Dr. Paul delivered a resounding inspirational talk directed at those who strive to spread the message of free markets and a free society. While he reminded us of the terrible effects of an overreaching federal government and central bank, his message is primarily one of hope.
Argue the case for liberty. Then you are going to argue the case for the greatest prosperity for the greatest number of people, the largest middle class. Then we have a society where if the goal is to seek excellence in virtue, you can do it. It’s all your responsibility… If you accept the notion that the government should protect us in a moral way and tell us what our habits should be, or we need the government to redistribute wealth, it can’t be done without the taking away of liberty.”
Lew Rockwell originally published this address on his podcast, and SchiffGold has compiled it into a YouTube video for you to enjoy.
Stories about plummeting stock markets, a sputtering Chinese economy, and the yuan versus the dollar have dominated financial news over the past few weeks. Lost in the din: the economic disaster continuing to unfold in Venezuela.
Venezuelans face crippling shortages of basic staples as their currency, the bolivar, continues to inflate at breakneck speed.
Hyperinflation has rendered the bolivar practically worthless. A photo uploaded to Reddit of a man using a 2 bolivar note as a napkin went viral last week. Business Insider reported that based on the official exchange rate, the makeshift napkin was worth about 32 cents. But in reality, the man didn’t waste nearly that much.
CNBC’s Futures Now got Peter Schiff’s take on United States stock market volatility. Peter refuted the idea that Chinese markets may be influencing US stocks, arguing that the Federal Reserve’s lack of transparency about its monetary policy is really to blame. He also briefly discussed the gold market, and why hedge funds shorting the yellow metal could be in for a world of hurt.
Yes, I’d be buying gold. The hedge funds have actually been shorting. Apparently a few weeks ago it was the first time ever that the hedge funds have been net short. Of course, we’ve had an $80 rally in the past couple of weeks. We’ve given back about $20 now. But I think there are a lot of people who are trapped short gold who are going to be in for a world of hurt. In fact, if we get back above $1200, it’s going to be some real pain for those shorts…”
Peter Schiff has been in the financial media a lot this week, presenting his interpretation of US market volatility and what it means for Federal Reserve monetary policy. Watch a couple of his appearances here and here. Below is Peter’s thorough written commentary on the matter, originally published on Monday by Euro Pacific Capital. Find it here.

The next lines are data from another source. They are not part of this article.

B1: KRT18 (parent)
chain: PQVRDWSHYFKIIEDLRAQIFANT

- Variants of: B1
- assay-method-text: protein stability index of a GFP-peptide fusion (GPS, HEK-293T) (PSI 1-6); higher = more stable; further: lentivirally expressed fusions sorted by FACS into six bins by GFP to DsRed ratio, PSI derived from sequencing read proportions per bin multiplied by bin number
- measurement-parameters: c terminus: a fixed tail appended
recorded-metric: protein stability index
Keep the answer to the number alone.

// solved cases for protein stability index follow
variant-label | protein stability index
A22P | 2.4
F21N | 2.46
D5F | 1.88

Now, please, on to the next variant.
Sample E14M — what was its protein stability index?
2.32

Fasten your seat belts, this ride is getting interesting. Last week, the Dow Jones Industrial Average was down more than 1,000 points, notching its worst weekly performance in four years. The sell-off took the Dow Jones down more than 10% from its peak valuations, thereby constituting the first official correction in four years. One third of all S&P 500 companies are already in bear market territory, having declined more than 20% from their peaks. Scarier still, the selling intensified as the week drew to a close, with the Dow losing 530 points on Friday, after falling 350 points on Thursday. The new week is even worse, with the Dow dropping almost 1,100 points near the open today before cutting its losses significantly. However, no one should expect that this selling is over. The correction may soon morph into a full-fledged bear market if the Fed makes good on its supposed intentions to raise interest rates this year. Have no illusions, while most market observers are quick to blame the sell-off on China, this market was given life by the Fed, and the Fed is the only force that will keep it alive.
In an attempt to stem stock market losses and stimulate a sagging economy, the Chinese central bank slashed its interest rate on Tuesday.
As Bloomberg reported, it was the fifth Chinese interest rate cut since last November.
The one-year lending rate will drop by 25 basis points to 4.6 percent effective Wednesday, the Beijing-based People’s Bank of China said on its website Tuesday, while the one-year deposit rate will fall a quarter of a percentage point to 1.75 percent. The required reserve ratio will be lowered by 50 basis points for all banks to cover funding gaps, it said.”
Of course, the United States stock market also plummeted Monday, shedding more than 1,000 points in early trading. With signs the American economic recovery might not be as robust as the government wants you to believe, what steps might the Federal Reserve take to shore things up in the near future?